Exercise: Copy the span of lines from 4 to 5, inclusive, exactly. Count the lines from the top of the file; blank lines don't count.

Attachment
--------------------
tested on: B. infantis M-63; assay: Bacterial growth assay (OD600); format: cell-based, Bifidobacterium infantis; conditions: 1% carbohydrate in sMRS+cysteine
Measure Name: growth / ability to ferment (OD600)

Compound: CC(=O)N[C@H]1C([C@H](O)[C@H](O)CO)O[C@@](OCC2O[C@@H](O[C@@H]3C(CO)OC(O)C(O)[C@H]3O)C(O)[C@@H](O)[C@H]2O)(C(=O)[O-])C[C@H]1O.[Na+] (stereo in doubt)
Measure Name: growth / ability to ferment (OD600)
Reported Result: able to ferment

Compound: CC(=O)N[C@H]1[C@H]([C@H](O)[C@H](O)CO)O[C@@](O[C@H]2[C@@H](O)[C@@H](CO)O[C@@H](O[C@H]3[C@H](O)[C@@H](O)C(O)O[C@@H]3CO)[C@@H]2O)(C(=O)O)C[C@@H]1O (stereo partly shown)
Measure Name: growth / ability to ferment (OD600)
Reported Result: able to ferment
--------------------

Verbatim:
Measure Name: growth / ability to ferment (OD600)
Reported Result: able to ferment